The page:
Jeannette Gilmore feels a renewed sense of enthusiasm this season as Smokey's Greater Shows hits the road in its home state of Maine.
Gilmore, the carnival's owner who lives in Strong, Maine, has hired industry veteran Robby Driskill as the show's new general manager. Three years after George "Bud" Gilmore died, Jeannette's husband and the show's co-owner, Driskill has helped bring new blood to the 60-year-old company.
"Robby has been a godsend," she said. "He's brought a breath of fresh air to the show. I haven't been this excited in years. Bud would be real happy to see how things are going. He would have loved Robby."
Driskill is no stranger to the carnival business. He's the son of Bob Driskill, forme
r owner of the old Spectacular Midways of Chicago, and for many years, Robby helped run his family business.
Over the past six months, Robby has helped reshape Smokey's Greater Shows. He supervised a work crew in winter quarters that refurbished about a half-dozen rides leading up to the first spot in early June. Driskill documented the process on his Facebook page, taking before-and-after photos illustrating the repairing and painting of equipment.
In addition, Driskill has led the effort to upgrade the Giant Wheel, Scrambler, a fun house and the interior of the Gravitron with LED lighting. The show purchased an ATM/credit card machine, which it did not previously have, he said. The carnival also implemented a speed pass program and it now sells ride tickets online.
Driskill hired Walter Roberts, formerly with S&S Amusements and Deggeller Attractions, as Smokey's new concessions manager after George Mitford retired after last season. Roberts owns 12 game and food concessions and set up six games and a food trailer at the Auburn Carnival, June 3-11, the show's first date of the 2016 season.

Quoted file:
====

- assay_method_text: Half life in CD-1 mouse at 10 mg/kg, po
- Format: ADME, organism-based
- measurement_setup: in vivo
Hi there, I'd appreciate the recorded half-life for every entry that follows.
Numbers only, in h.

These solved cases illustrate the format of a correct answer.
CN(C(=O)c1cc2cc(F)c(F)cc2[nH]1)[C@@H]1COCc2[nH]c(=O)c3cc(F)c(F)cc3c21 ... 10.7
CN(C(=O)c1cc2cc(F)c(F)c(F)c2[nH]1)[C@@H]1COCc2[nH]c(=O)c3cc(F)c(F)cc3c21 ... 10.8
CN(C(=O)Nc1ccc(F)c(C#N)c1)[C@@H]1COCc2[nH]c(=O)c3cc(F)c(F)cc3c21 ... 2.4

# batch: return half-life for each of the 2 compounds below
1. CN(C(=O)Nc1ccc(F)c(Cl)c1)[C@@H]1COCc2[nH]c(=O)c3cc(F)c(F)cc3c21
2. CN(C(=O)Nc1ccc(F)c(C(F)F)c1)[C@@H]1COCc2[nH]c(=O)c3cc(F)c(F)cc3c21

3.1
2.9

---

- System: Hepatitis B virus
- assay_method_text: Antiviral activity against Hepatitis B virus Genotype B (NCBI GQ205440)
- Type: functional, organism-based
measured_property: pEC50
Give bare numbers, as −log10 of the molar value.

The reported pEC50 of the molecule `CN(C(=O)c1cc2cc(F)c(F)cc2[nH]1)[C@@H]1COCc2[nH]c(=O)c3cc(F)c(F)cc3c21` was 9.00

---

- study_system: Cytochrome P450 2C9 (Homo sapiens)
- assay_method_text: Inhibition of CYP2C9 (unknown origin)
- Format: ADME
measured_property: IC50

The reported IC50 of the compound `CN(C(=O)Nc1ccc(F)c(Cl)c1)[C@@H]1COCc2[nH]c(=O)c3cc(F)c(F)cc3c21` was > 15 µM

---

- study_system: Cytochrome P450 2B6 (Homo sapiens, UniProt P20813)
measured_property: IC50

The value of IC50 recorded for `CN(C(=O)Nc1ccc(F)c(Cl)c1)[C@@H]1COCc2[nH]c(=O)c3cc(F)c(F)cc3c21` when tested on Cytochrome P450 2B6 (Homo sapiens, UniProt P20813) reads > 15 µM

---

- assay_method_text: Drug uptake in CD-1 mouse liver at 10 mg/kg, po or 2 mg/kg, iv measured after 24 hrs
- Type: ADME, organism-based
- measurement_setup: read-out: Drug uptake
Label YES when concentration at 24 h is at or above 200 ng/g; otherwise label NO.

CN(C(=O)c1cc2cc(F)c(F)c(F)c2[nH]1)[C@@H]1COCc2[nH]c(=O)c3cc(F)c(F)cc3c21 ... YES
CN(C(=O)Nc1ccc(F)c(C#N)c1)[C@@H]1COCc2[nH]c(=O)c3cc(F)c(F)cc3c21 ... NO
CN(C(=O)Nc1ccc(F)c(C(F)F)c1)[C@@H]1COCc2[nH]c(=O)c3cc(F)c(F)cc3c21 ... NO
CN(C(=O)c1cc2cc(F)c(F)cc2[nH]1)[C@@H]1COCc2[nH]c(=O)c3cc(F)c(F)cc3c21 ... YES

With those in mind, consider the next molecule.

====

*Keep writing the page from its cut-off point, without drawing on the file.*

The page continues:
Maine is long way from Chicago, but Driskill found new life in the carnival business after working the past few years for an amusement park in Panama City, Fla. He had moved back to Chicago last fall to be closer to family and planned to help his brother Danny Driskill operate his carnival, D&J Amusements.
But then Robby Driskill got a call from Rick D'Aprile, a former insurance salesman and a mutual friend of Driskill and Gilmore. It was Gilmore who contacted D'Aprile to see if he knew anyone interested in the job after she went through a few general managers that didn't work out to her satisfaction. In turn, D'Aprile called Driskill about the possibility of relocating to Maine and working for Smokey's Greater Shows.
"Robby called me the next day," Gilmore said. "It was in early November and we just got off the road. I don't know what it was, but we just clicked. We talked about the business, and the next thing I know, we attended the Maine fair meetings together and the Florida trade show.
"We've both been in this business all our lives and we both have a lot of energy," she said. "He had some new ideas, being from the Midwest, and so far he's done a fabulous job. It's going well and I see the show only getting better. We're a great team. The rides needed a lot of improvements, and since Bud died, it's been hard for me to move forward."